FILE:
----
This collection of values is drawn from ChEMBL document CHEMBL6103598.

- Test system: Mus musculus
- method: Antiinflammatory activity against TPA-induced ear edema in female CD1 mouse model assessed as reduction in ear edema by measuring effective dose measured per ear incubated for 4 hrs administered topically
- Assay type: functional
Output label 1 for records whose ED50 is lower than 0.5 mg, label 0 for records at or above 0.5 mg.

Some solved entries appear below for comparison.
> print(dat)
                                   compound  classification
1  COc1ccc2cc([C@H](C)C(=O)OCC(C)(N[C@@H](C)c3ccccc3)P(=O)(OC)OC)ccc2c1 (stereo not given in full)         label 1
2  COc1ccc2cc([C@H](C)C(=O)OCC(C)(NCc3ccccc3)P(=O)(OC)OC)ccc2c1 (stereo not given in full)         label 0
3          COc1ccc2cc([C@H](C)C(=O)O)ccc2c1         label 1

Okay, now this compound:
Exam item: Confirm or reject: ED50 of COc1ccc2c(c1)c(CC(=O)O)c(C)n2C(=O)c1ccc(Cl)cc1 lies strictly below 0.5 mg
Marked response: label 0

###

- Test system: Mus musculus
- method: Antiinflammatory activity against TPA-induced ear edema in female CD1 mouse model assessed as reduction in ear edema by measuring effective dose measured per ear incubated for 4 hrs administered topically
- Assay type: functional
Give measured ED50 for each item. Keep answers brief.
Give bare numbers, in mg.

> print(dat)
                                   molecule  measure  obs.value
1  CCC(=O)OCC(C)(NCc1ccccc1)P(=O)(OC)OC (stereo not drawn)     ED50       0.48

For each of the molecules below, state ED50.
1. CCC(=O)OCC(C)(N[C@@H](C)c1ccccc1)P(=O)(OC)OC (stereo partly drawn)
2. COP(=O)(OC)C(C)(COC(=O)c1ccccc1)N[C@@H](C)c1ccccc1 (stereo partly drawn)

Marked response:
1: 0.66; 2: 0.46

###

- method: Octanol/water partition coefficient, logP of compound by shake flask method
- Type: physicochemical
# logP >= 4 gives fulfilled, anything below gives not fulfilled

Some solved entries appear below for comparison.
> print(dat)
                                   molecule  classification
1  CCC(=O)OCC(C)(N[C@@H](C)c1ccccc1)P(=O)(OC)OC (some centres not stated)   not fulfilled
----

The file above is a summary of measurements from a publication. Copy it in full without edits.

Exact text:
This collection of values is drawn from ChEMBL document CHEMBL6103598.

- Test system: Mus musculus
- method: Antiinflammatory activity against TPA-induced ear edema in female CD1 mouse model assessed as reduction in ear edema by measuring effective dose measured per ear incubated for 4 hrs administered topically
- Assay type: functional
Output label 1 for records whose ED50 is lower than 0.5 mg, label 0 for records at or above 0.5 mg.

Some solved entries appear below for comparison.
> print(dat)
                                   compound  classification
1  COc1ccc2cc([C@H](C)C(=O)OCC(C)(N[C@@H](C)c3ccccc3)P(=O)(OC)OC)ccc2c1 (stereo not given in full)         label 1
2  COc1ccc2cc([C@H](C)C(=O)OCC(C)(NCc3ccccc3)P(=O)(OC)OC)ccc2c1 (stereo not given in full)         label 0
3          COc1ccc2cc([C@H](C)C(=O)O)ccc2c1         label 1

Okay, now this compound:
Exam item: Confirm or reject: ED50 of COc1ccc2c(c1)c(CC(=O)O)c(C)n2C(=O)c1ccc(Cl)cc1 lies strictly below 0.5 mg
Marked response: label 0

###

- Test system: Mus musculus
- method: Antiinflammatory activity against TPA-induced ear edema in female CD1 mouse model assessed as reduction in ear edema by measuring effective dose measured per ear incubated for 4 hrs administered topically
- Assay type: functional
Give measured ED50 for each item. Keep answers brief.
Give bare numbers, in mg.

> print(dat)
                                   molecule  measure  obs.value
1  CCC(=O)OCC(C)(NCc1ccccc1)P(=O)(OC)OC (stereo not drawn)     ED50       0.48

For each of the molecules below, state ED50.
1. CCC(=O)OCC(C)(N[C@@H](C)c1ccccc1)P(=O)(OC)OC (stereo partly drawn)
2. COP(=O)(OC)C(C)(COC(=O)c1ccccc1)N[C@@H](C)c1ccccc1 (stereo partly drawn)

Marked response:
1: 0.66; 2: 0.46

###

- method: Octanol/water partition coefficient, logP of compound by shake flask method
- Type: physicochemical
# logP >= 4 gives fulfilled, anything below gives not fulfilled

Some solved entries appear below for comparison.
> print(dat)
                                   molecule  classification
1  CCC(=O)OCC(C)(N[C@@H](C)c1ccccc1)P(=O)(OC)OC (some centres not stated)   not fulfilled